The outdoor learning environment includes opportunities for children to develop aspects of sport and learning through play. The well set out EYFS outdoor environment encourages free flow and teacher directed and child-initiated activities, whilst the playground and field have a range of apparatus to encourage children to play creatively. The playground and field have their own picnic benches, climbing apparatus and well-marked out surfaces. Tyre activity areas were being well used at the time of the assessment and the MUGA (Multi Use Games Area) was supervised by a member of the Sports Team refereeing a football match for boys and girls. This area is floodlit to allow for community use at night. The school is fortunate in having a sports hall which also has community use and was being well used by children for basketball at lunchtime.
Parents in Partnership
Excellent work is carried out with families, pupils, and the community generally to ensure that children are cared for and valued. There are good communication systems which give parents and carers confidence in the school and in its support for their child’s needs. Email, texting, newsletters, and parent consultations as well as one to one conversations keep parents regularly informed about their child’s education and needs. The Pastoral, Safeguarding and Mental Health Lead Teacher supports parents with online forms, applications, and school uniforms. Parents interviewed mentioned the good induction and transition arrangement which reassured them. The school intends to run more parent workshops to keep parents better informed in how to support their children at home particularly as these have had to be curtailed during the pandemic.
A parent who is a Midday Assistant and Chair of the PTA spoke about the discos, fetes and the ‘mucky’ run which have all contributed to raising much needed money for the school to subsidise trips and buy equipment. They have also help set up a community library which is in the school grounds and encourages a relaxed area for parents and local people to read. Parents are in full support of the school and its inclusive ethos and couldn’t praise the school enough for its excellent communication and openness.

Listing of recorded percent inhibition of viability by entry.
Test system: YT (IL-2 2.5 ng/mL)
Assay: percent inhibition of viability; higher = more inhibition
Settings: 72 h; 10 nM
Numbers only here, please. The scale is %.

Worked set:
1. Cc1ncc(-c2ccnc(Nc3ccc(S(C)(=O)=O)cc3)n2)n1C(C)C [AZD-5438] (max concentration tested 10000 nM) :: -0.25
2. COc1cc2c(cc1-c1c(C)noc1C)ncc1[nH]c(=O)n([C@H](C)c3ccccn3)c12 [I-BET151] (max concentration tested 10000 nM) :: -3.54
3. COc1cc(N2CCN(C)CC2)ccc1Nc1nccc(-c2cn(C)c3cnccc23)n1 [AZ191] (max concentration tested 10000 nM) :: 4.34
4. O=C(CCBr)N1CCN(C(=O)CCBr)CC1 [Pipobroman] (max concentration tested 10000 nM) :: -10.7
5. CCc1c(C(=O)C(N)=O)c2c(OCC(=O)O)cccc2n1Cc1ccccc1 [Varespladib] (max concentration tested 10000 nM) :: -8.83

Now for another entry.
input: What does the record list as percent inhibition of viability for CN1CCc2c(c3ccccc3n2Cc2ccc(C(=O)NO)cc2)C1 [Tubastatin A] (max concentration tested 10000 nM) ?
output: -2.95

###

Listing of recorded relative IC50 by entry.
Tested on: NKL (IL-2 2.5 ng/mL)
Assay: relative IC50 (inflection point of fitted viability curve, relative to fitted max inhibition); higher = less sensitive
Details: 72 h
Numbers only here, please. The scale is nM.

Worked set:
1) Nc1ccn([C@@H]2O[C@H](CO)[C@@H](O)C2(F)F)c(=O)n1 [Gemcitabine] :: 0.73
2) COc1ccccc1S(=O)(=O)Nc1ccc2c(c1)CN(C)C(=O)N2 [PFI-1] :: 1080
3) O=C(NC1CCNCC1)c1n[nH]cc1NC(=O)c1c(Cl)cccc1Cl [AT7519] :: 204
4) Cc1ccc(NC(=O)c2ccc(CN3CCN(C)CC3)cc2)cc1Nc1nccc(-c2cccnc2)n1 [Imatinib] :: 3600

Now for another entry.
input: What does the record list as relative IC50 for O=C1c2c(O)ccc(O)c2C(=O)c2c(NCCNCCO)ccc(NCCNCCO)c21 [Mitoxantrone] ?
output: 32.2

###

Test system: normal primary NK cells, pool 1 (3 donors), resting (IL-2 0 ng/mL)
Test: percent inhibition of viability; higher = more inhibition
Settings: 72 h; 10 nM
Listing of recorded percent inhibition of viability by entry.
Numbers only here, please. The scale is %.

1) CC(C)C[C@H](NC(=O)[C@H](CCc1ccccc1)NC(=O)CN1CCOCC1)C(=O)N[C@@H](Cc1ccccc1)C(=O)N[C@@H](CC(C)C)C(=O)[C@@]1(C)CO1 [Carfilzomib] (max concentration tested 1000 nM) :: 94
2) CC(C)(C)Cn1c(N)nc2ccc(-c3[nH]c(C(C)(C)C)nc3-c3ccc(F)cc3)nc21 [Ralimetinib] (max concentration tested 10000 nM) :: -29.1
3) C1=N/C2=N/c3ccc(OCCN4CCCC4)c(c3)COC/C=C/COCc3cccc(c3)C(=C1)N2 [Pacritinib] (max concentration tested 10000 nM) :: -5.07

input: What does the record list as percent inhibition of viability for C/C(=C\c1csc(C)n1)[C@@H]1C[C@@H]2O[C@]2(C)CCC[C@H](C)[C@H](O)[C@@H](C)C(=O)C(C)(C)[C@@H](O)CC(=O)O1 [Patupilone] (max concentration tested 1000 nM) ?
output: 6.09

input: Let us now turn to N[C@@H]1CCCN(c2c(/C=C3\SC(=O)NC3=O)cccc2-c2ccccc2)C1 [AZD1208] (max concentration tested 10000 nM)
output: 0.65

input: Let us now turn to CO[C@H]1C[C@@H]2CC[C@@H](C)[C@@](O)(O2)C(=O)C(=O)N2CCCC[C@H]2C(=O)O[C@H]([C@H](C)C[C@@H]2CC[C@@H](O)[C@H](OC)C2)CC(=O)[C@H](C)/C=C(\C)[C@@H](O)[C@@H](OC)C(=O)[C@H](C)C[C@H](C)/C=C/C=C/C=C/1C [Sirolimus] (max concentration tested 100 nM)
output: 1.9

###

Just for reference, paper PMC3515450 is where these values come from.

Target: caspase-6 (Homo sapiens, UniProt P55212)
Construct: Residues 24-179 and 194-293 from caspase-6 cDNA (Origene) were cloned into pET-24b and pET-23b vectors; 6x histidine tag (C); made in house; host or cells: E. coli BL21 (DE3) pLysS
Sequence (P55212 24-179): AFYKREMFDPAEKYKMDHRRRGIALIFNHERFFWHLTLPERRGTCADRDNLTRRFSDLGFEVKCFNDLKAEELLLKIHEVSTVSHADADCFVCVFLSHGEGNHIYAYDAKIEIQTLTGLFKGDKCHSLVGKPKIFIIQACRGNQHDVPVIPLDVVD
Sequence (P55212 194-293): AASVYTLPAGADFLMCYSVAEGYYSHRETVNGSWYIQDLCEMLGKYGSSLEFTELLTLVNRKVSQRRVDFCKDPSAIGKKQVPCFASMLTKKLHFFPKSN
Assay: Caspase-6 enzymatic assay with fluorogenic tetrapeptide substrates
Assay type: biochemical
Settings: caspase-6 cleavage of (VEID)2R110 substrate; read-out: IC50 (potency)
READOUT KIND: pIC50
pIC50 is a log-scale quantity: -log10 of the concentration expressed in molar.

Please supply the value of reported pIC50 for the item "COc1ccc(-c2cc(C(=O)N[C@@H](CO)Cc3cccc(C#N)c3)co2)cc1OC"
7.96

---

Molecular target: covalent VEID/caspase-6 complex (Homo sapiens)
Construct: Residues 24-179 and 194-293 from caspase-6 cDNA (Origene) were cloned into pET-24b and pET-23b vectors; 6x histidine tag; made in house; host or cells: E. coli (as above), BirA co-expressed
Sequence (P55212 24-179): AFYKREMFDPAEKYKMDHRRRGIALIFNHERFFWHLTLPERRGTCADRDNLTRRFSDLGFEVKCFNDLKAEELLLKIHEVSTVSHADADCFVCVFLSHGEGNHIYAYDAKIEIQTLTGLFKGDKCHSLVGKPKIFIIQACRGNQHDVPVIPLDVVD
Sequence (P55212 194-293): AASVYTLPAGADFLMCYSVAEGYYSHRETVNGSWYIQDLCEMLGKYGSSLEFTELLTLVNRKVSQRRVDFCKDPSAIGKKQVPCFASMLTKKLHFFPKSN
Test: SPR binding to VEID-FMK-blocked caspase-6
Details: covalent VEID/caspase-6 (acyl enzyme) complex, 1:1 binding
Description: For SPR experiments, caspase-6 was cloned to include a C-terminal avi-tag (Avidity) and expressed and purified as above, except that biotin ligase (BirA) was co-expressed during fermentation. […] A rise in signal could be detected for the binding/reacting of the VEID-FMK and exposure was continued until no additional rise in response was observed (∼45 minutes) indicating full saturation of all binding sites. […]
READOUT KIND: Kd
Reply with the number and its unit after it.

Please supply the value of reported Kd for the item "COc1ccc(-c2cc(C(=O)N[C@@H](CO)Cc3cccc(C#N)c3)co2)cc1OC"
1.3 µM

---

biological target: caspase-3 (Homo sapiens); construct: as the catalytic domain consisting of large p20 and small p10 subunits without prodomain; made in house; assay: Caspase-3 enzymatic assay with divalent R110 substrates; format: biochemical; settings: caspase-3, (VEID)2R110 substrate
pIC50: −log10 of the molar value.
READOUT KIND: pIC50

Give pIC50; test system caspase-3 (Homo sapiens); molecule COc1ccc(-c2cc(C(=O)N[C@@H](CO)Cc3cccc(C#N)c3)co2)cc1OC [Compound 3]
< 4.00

Part of the Community
The school has strong links with the local community. Good use is also made of the beach and local services to extend the curriculum. There is good support for local and national charities and an involvement of the children in raising funds for children less fortunate than themselves. The school is very much part of the community and where safe and possible, staff have also planned for outside visitors to enhance experiences and learning in school. The school aims to ensure that its children see beyond their home environment and what opportunities exist. Staff want the children to understand that their current learning leads onto many opportunities. The curriculum is consequently designed to include local, national, and international references.
Find out more about the IQM Inclusive School Award
If your school is interested in obtaining the IQM Inclusive School Award or you wish to talk to a member of the IQM team please telephone:
028 7127 7857 (9.00 am to 5.00 pm)
or email: firstname.lastname@example.org for further details.
Want more information on the IQM Award? Click here to request your free IQM information pack